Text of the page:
Bangladesh protests turn violent

More than 200 people have been injured in clashes between police and protesters trying to block entry to Dhaka, the capital of Bangladesh.

    Protesters threw stones and set fire to vehicles in Dhaka

    Bullets and tear gas were fired at demonstrators from an opposition alliance calling for Khaleda Zia, the prime minister of Bangladesh, to step down.

    Clashes were reported in about a dozen places across Dhaka as protesters attempted to block main roads into the capital. Stones were thrown at police and several vehicles were set on fire.

    At Kanchpur on the southeastern outskirts of Dhaka, police fired rifles and used tear gas and batons when about 3,000 opposition activists gathered on a highway leading to the capital, witnesses said. At least 30 people, including police officers, were wounded in Kanchpur, according to an Associated Press reporter.

    In Savar town outside Dhaka, police used tear gas and batons to disperse several thousand people, wounding at least 100, United News of Bangladesh reported.

    Similar clashes were reported in Tongi and Gabtali, the two other key entry points to Dhaka in the north. At least 30 people were wounded at Gabtali, UNB said.

    At Tongi, police charged demonstrators with batons, leaving at least 50 people wounded, ATN Bangla reported.

    Violence also broke out in Dhaka's central Dhanmandi and Kalabagan districts, close to Hasina's office.
    “Police attacked peaceful demonstrators,” said Abdus Shahid, an opposition MP, who suffered a leg wound during the violence.

    Authorities had deployed about 20,000 security officials in and around the city in an attempt to prevent any violence, the country’s police chief said.  He called the attempted siege "illegal" and "undemocratic.”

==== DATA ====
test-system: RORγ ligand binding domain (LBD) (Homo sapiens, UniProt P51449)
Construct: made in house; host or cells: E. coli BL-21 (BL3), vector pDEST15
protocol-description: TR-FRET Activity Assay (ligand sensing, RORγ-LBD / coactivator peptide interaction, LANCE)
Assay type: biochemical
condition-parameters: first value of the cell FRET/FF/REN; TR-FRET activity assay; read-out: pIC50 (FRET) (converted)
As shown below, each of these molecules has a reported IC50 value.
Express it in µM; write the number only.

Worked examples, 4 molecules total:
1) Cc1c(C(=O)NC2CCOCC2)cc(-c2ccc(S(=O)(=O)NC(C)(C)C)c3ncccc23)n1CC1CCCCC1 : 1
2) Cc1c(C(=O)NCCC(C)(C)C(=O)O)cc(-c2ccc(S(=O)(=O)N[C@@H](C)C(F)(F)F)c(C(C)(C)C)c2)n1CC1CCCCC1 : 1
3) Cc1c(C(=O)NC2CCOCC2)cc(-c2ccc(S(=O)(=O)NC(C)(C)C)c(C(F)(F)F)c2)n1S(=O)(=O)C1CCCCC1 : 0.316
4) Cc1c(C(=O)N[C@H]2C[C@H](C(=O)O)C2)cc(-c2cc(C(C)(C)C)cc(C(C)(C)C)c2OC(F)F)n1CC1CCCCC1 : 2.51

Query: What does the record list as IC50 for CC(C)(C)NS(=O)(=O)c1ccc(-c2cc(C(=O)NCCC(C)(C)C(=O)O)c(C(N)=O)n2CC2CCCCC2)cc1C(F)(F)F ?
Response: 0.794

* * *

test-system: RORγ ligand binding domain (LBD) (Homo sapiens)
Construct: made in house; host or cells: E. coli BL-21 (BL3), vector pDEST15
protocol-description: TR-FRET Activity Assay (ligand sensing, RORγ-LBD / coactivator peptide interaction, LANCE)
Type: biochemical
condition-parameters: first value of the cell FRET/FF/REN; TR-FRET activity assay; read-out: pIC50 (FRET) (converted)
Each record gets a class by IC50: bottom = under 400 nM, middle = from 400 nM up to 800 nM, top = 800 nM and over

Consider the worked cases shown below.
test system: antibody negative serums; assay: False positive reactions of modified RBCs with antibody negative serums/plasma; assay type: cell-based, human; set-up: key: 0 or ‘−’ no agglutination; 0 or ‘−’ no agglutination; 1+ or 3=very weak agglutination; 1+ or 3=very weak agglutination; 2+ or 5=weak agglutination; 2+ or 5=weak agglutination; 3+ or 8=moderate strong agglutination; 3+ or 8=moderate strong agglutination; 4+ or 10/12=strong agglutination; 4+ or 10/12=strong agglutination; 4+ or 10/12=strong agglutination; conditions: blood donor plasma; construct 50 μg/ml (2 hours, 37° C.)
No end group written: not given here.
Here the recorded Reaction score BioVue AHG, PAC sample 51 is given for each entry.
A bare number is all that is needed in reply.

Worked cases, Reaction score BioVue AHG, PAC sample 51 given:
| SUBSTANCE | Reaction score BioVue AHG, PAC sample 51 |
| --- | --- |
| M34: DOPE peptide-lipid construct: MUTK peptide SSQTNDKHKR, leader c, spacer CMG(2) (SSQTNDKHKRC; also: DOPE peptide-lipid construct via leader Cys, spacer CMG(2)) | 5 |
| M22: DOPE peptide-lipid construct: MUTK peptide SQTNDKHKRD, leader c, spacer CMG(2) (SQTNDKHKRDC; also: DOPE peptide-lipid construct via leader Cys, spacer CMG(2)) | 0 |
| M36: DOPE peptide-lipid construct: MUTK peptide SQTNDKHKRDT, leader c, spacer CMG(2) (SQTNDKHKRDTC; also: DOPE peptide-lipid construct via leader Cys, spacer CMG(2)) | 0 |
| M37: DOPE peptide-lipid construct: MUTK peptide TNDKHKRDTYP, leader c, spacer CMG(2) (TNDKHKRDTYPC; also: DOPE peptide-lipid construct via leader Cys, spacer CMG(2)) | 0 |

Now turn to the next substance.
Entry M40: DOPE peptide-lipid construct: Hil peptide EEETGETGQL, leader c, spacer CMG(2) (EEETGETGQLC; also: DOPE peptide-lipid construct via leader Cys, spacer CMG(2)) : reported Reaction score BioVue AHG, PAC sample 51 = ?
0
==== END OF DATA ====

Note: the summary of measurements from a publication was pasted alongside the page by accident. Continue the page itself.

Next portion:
Police had toured Dhaka overnight with loudspeakers announcing that the High Court had banned the blockade and anyone taking part could be prosecuted.

    Nearly 5,000 opposition activists and suspected criminals had been detained by police before the protest, but the main leaders remained free.

    The 14-party opposition alliance, led by Sheikh Hasina, a former prime minister, accuses the government of corruption and authoritarianism. The group claims the government is trying to use the election commission to guarantee victory in the poll planned for January 2007. The government denies the charges.

    The opposition has launched a campaign of general strikes and street protests to demand the resignation of Zia's four-party coalition government and call for an early election as well as election commission reforms.

    Zia has vowed to remain in power until October, when her government's five-year term expires.

    SOURCE: Agencies


    'We will cut your throats': The anatomy of Greece's lynch mobs

    The brutality of Greece's racist lynch mobs

    With anti-migrant violence hitting a fever pitch, victims ask why Greek authorities have carried out so few arrests.

    The rise of Pakistan's 'burger' generation

    The rise of Pakistan's 'burger' generation

    How a homegrown burger joint pioneered a food revolution and decades later gave a young, politicised class its identity.

    From Cameroon to US-Mexico border: 'We saw corpses along the way'

    'We saw corpses along the way'

    Kombo Yannick is one of the many African asylum seekers braving the longer Latin America route to the US.